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The Hunt for LOLBAS

NotoriousRebel
July 13th, 2019 · 2 min read

Hunting for LOLBAS

Introduction

Like many pentesters I am a big fan of the LOLBAS project. and even recently contributed to it. Although, the project is incredibly useful I couldn’t find a tool that automated the process of finding them so I decided to make one. Then again how useful are they for redteamers? The answer is incredibly useful. A recent attack dubbed Astaroth utilized LOLBAS for every step of the attack after initial compromise.

With a goal in mind, I turned to Powershell.

Understanding LOLBAS

Before automating the hunt for LOLBAS it’s important to understand what they are. LOLBAS stands for living off the land binaries and scripts, a simple example, as leveraged in my last post is regsvr32. A seemingly inconspicuous executable being used for code execution. Binaries and scripts that can be used in creative ways that benefit blueteam and redteam. Blueteam as it can show possible attack vectors that should be monitored and understood. Redteam as utilizing these possible attack vectors if present, may be less likely noticed and being run by a trusted source.

Python -> Powershell

With Linux being taken care of by GTFOBins Windows was next. One of the biggest obstacles is that compared to GTFOBins, LOLBAS is over quadruple the size. Using Python and Bash to quickly accumulate the files and output the information into an easy way to copy and paste is great.

Automate

Automating the extraction of important information from each file

Checking the Paths in Powershell

Organizing the information in Powershell was simple, using a hash table. The key being the filepath mapped to an array of the Binary or Script name and an example command utilizing it. For example:

1'C:\Windows\explorer.exe' = 'Explorer.exe', 'explorer.exe calc.exe';

Path on the left, mapped to the name of the Binary or Script and an example command utilizing it.

After creating the hash table the rest is a piece of cake.

1foreach($path in $dict.Keys){
2 Try
3 {
4 if(Test-Path -Path $path){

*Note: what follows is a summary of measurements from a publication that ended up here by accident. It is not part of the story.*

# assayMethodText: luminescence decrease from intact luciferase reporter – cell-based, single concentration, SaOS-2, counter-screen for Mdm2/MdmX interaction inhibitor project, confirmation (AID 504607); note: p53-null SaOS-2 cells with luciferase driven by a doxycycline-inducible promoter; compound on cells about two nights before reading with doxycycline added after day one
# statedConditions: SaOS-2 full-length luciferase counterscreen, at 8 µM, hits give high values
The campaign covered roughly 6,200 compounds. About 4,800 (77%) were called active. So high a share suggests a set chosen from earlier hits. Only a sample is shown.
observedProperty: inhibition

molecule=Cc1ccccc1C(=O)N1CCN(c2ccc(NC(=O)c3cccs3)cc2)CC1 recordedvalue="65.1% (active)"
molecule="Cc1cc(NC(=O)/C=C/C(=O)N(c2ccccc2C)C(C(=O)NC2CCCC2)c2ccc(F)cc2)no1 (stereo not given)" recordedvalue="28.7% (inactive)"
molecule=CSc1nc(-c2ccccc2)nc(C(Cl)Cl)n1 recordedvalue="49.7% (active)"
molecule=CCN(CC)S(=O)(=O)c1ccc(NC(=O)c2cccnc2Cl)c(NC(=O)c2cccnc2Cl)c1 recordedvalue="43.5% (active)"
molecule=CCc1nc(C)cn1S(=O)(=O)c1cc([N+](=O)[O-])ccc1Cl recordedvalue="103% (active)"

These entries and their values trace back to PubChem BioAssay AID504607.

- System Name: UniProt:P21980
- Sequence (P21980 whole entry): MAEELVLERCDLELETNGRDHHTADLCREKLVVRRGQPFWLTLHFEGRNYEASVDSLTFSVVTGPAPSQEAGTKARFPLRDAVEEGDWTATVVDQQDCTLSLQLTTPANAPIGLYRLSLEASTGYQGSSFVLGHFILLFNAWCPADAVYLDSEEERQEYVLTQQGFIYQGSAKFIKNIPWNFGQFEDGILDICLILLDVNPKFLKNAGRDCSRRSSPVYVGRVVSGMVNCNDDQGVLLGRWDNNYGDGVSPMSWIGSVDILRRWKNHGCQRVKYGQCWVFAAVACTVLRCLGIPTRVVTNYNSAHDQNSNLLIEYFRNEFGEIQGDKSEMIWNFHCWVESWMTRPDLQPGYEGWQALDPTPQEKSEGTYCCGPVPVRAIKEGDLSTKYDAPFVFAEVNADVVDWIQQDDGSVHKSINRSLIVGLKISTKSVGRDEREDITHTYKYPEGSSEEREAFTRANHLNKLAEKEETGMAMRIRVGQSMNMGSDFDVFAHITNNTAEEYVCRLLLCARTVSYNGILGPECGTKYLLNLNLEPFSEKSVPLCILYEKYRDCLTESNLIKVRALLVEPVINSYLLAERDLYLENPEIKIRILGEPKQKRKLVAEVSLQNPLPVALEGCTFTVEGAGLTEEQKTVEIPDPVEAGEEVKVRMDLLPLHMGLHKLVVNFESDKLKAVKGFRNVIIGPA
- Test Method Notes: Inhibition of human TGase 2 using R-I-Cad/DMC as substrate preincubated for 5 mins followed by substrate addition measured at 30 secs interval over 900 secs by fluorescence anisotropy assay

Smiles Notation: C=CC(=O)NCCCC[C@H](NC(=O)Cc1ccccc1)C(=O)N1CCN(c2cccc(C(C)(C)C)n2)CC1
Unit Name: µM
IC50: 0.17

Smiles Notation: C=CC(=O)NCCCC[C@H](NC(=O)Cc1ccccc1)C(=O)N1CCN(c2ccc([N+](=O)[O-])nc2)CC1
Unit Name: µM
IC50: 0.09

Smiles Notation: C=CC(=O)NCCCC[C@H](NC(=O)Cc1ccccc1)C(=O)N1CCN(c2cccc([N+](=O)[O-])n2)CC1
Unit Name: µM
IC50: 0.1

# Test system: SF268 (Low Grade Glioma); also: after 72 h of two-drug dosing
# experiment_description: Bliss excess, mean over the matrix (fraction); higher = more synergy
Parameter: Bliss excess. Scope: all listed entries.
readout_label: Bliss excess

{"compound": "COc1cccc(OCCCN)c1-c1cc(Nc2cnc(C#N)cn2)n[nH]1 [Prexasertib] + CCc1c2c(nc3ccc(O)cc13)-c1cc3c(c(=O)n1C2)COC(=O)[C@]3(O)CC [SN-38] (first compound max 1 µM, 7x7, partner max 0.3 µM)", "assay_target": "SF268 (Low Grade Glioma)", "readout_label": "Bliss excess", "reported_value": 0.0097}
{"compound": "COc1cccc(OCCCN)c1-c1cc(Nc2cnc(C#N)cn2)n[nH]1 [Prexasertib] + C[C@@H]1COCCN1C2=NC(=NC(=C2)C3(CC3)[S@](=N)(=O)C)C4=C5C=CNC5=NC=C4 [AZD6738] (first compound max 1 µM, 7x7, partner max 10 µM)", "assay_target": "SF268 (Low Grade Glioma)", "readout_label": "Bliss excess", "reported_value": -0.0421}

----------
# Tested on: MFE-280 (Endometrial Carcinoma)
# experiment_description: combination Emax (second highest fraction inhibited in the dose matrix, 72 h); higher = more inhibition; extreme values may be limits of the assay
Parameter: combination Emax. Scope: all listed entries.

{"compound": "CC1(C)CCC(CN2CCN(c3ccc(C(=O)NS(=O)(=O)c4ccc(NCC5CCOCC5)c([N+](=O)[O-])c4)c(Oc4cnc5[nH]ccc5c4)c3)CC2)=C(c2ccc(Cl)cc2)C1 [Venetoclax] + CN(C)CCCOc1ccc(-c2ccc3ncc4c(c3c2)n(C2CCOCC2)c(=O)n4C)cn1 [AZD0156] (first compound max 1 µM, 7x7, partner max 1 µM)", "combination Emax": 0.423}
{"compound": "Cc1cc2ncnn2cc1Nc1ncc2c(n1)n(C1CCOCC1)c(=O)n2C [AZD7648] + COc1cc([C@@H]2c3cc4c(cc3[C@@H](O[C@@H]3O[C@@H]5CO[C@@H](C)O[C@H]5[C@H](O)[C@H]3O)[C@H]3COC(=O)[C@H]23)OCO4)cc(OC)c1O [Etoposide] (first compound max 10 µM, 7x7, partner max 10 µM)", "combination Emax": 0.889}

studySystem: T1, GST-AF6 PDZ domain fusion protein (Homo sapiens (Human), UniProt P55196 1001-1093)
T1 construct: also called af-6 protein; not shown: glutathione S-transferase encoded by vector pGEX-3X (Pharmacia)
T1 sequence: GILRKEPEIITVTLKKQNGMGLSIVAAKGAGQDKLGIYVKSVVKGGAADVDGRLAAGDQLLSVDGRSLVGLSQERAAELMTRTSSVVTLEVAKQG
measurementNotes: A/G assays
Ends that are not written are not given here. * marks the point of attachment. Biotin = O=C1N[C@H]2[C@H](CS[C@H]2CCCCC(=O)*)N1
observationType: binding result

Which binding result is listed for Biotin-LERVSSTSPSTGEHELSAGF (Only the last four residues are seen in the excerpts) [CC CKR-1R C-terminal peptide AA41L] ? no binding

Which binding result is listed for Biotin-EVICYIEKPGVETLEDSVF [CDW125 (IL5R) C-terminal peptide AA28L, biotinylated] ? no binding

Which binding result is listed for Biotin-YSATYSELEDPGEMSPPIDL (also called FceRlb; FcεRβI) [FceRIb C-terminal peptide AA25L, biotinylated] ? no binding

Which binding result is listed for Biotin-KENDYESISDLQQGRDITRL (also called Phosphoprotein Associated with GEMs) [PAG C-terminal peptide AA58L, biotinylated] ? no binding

5 $paths += $path
6 }
7 }
8 Catch {
9 Write-Host "An error occurred:"
10 Write-Host $_
11 }
12 }

Just iterate through the keys in the hash table and check if the path exists if it does add it to an array. Then at the end iterate through the array and pretty print it. Tbe script’s name was an obvious choice: Find-LOLBAS.

What’s Next?

  • Staying up to date with new LOLBAS additions

  • Adding different ways to run the script such as through C# in Powershell

  • Look into obfuscating payload with Crypt32.dll

Mitigation

  • Adhering to proper block rules such as Microsoft recommended block rules and utilizing things such as Applocker and Software Restriction Policies

  • Being cognisant of normal network traffic in and out of your system/s is also crucial as becoming familiar with daily traffic can make it very easy to spot when something is out of the ordinary

  • Understanding the foundation of each LOLBAS is also important, knowing how each one is meant to be used will make it easier to spot when it is used for malicious purposes.

Overall awareness is necessary as well, knowing how a LOLBAS should be used is key. For example, if you’ve never used regsvr32 before and find it calling out to the internet that should set off an alarm!

Acknowledgements

This script wouldn’t have been possible without the amazing people who work on LOLBAS.

Special thanks to @Bohops for inspiration and @Oddvarmoe for the consistent work and maintenance on the LOLBAS project.

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